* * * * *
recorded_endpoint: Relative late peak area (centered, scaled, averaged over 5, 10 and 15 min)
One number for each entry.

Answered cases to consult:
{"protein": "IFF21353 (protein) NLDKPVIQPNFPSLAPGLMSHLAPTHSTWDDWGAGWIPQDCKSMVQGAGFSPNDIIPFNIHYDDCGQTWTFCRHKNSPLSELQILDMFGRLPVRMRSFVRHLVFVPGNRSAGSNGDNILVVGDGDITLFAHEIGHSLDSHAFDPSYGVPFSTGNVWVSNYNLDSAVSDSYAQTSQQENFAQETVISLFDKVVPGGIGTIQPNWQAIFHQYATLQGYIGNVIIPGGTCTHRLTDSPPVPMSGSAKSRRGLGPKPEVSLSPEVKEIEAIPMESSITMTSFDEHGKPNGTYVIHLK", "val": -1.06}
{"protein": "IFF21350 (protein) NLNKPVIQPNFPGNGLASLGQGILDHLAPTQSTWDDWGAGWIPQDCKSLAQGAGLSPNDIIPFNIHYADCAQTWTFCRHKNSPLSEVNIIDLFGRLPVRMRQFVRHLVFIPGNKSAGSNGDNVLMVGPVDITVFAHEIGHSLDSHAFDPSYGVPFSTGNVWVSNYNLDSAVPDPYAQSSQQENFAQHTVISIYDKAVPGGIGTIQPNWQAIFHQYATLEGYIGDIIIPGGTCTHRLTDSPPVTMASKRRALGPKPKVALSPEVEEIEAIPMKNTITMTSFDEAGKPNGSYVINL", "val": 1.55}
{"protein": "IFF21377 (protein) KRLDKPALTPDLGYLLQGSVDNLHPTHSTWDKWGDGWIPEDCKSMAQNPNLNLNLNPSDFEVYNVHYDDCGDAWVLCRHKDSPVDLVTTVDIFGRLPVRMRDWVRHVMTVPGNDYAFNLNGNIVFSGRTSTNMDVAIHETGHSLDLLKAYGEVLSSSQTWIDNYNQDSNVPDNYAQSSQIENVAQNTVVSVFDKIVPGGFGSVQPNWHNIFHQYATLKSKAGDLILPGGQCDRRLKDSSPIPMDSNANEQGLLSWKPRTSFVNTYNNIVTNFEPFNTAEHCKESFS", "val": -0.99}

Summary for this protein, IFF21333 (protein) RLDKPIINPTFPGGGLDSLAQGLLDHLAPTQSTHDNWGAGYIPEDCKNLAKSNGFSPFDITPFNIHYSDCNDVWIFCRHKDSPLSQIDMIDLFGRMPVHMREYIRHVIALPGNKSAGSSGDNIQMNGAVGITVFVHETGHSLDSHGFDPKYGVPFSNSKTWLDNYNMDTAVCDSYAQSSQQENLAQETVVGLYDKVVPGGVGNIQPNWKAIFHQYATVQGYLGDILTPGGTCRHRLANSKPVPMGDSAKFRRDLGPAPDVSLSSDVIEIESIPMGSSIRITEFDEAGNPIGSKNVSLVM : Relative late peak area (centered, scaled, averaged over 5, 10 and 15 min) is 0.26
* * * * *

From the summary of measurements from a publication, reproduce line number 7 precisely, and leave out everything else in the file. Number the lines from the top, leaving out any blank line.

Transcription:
Summary for this protein, IFF21333 (protein) RLDKPIINPTFPGGGLDSLAQGLLDHLAPTQSTHDNWGAGYIPEDCKNLAKSNGFSPFDITPFNIHYSDCNDVWIFCRHKDSPLSQIDMIDLFGRMPVHMREYIRHVIALPGNKSAGSSGDNIQMNGAVGITVFVHETGHSLDSHGFDPKYGVPFSNSKTWLDNYNMDTAVCDSYAQSSQQENLAQETVVGLYDKVVPGGVGNIQPNWKAIFHQYATVQGYLGDILTPGGTCRHRLANSKPVPMGDSAKFRRDLGPAPDVSLSSDVIEIESIPMGSSIRITEFDEAGNPIGSKNVSLVM : Relative late peak area (centered, scaled, averaged over 5, 10 and 15 min) is 0.26